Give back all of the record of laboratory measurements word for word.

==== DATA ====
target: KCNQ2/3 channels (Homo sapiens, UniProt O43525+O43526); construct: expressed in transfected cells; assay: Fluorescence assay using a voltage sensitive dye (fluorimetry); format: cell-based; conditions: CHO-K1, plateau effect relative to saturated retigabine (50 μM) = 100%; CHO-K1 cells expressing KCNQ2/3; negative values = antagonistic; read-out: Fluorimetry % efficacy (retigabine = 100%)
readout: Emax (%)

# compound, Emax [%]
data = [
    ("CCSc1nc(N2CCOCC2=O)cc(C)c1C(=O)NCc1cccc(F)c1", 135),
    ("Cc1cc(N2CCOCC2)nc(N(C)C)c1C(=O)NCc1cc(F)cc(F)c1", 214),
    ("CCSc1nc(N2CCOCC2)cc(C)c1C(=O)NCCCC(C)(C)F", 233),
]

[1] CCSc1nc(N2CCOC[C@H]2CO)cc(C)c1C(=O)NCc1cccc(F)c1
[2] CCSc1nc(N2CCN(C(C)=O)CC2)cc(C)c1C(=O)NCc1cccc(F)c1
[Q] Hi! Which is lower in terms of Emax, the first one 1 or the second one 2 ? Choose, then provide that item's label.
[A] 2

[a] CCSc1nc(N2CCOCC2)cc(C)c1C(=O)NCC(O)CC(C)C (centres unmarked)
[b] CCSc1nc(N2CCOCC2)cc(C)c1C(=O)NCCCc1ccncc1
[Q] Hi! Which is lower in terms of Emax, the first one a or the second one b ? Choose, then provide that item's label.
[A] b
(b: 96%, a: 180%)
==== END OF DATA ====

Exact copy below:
target: KCNQ2/3 channels (Homo sapiens, UniProt O43525+O43526); construct: expressed in transfected cells; assay: Fluorescence assay using a voltage sensitive dye (fluorimetry); format: cell-based; conditions: CHO-K1, plateau effect relative to saturated retigabine (50 μM) = 100%; CHO-K1 cells expressing KCNQ2/3; negative values = antagonistic; read-out: Fluorimetry % efficacy (retigabine = 100%)
readout: Emax (%)

# compound, Emax [%]
data = [
    ("CCSc1nc(N2CCOCC2=O)cc(C)c1C(=O)NCc1cccc(F)c1", 135),
    ("Cc1cc(N2CCOCC2)nc(N(C)C)c1C(=O)NCc1cc(F)cc(F)c1", 214),
    ("CCSc1nc(N2CCOCC2)cc(C)c1C(=O)NCCCC(C)(C)F", 233),
]

[1] CCSc1nc(N2CCOC[C@H]2CO)cc(C)c1C(=O)NCc1cccc(F)c1
[2] CCSc1nc(N2CCN(C(C)=O)CC2)cc(C)c1C(=O)NCc1cccc(F)c1
[Q] Hi! Which is lower in terms of Emax, the first one 1 or the second one 2 ? Choose, then provide that item's label.
[A] 2

[a] CCSc1nc(N2CCOCC2)cc(C)c1C(=O)NCC(O)CC(C)C (centres unmarked)
[b] CCSc1nc(N2CCOCC2)cc(C)c1C(=O)NCCCc1ccncc1
[Q] Hi! Which is lower in terms of Emax, the first one a or the second one b ? Choose, then provide that item's label.
[A] b
(b: 96%, a: 180%)